American politician William Penn founded colonies in Pennsylvania to establish North American communities in which the Society of Friends might be free to practice the traditions of Quakerism. The London-born Penn sought to colonize a culture of religious liberty in the New World without concern for faith-based persecution.
In the 17th century, the territory that became the second of America's original thirteen colonies remained governed under the British Empire. In 1681, the reigning King Charles II bestowed this land to William Penn, the son of an English admiral who claimed the property on behalf of enterprises foregrounding North American religious tolerance.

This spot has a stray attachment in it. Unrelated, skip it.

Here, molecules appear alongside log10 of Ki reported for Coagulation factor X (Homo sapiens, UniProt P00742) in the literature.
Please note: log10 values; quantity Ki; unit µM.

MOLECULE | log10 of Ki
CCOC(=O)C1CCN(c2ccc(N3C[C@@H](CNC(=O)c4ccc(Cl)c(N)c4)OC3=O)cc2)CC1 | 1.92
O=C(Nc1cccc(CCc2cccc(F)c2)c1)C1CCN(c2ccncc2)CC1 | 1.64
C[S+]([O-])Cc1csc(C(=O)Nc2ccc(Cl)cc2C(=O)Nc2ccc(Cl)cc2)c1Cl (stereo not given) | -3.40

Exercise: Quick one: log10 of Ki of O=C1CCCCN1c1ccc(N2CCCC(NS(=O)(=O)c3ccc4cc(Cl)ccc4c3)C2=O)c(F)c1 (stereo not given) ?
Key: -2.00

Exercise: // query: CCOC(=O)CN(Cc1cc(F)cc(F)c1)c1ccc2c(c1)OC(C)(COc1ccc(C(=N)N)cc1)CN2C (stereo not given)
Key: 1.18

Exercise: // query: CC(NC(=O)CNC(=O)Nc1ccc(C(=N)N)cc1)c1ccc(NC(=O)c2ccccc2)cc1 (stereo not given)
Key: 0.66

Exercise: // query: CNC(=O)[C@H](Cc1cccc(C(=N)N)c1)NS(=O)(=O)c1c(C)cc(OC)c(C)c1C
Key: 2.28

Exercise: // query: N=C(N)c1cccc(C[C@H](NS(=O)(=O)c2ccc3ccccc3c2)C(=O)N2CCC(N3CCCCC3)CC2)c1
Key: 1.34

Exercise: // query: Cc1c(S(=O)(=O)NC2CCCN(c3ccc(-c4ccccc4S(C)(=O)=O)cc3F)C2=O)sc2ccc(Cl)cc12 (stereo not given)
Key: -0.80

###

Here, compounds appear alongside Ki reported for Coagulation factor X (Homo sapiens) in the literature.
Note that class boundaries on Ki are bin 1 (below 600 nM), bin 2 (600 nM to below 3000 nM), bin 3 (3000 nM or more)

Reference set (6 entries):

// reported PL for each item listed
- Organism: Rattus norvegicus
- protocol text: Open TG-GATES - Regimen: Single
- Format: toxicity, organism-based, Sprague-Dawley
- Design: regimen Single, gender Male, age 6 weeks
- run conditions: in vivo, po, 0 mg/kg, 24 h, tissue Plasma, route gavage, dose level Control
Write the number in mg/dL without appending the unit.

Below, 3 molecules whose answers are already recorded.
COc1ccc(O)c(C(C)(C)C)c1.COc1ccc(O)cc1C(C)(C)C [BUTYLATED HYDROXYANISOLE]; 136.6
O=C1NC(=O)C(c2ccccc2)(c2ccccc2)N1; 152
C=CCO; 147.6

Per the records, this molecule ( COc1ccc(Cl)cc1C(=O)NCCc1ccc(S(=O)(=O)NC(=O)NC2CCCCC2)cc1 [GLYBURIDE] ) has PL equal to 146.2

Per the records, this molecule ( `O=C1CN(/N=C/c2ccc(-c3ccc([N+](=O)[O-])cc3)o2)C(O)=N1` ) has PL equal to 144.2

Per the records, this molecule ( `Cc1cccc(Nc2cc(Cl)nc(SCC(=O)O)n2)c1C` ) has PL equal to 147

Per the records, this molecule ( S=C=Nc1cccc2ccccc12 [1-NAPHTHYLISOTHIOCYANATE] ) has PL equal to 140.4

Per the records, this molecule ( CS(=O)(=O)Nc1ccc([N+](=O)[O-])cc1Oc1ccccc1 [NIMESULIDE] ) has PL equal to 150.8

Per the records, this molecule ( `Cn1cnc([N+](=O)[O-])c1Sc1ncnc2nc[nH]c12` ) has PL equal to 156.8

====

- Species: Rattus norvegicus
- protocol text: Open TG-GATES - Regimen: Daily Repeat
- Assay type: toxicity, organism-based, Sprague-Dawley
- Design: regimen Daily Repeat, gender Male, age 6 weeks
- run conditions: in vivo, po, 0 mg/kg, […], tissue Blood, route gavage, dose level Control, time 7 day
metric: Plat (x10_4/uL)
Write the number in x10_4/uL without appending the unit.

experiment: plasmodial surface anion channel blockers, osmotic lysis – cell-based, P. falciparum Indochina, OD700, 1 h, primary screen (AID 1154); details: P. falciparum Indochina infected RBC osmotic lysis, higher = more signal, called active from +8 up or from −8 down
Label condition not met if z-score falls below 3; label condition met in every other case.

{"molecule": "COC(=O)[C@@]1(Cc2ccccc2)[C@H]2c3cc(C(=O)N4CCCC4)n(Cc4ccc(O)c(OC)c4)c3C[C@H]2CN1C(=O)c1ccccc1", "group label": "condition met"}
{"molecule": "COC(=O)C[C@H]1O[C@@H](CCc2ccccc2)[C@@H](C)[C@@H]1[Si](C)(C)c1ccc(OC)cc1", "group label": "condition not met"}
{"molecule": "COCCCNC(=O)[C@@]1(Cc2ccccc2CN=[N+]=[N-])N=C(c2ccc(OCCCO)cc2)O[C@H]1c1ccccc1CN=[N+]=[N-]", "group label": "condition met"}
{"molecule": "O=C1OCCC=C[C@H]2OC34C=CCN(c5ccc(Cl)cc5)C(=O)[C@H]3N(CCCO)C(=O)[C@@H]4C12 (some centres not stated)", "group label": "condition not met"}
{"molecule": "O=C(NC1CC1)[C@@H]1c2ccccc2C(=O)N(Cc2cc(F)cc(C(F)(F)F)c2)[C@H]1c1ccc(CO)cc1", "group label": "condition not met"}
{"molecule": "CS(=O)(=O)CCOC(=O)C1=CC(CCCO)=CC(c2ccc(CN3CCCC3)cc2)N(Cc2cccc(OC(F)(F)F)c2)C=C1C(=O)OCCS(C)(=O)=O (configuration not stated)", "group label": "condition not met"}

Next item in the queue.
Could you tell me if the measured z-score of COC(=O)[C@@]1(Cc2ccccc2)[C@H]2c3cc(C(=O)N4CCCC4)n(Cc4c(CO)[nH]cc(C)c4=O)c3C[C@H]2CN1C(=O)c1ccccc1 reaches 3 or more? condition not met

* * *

The current Commonwealth of Pennsylvania perpetuates the virtues of its namesake's vision through its representation of a broad religious demographic of citizens that encompass diverse Old World cultures within major metropolitan areas, as well as throughout agrarian townships that helm integral agricultural industries. What began as William Penn's endeavor to start a North American colony thus united Pennsylvanians not under a common religion, but beneath a common moral standard communicating each citizen's right to practice religious traditions in a society founded upon inclusive principles. Acceptance, in Penn's vision, may very well be practiced as a religion in and of itself.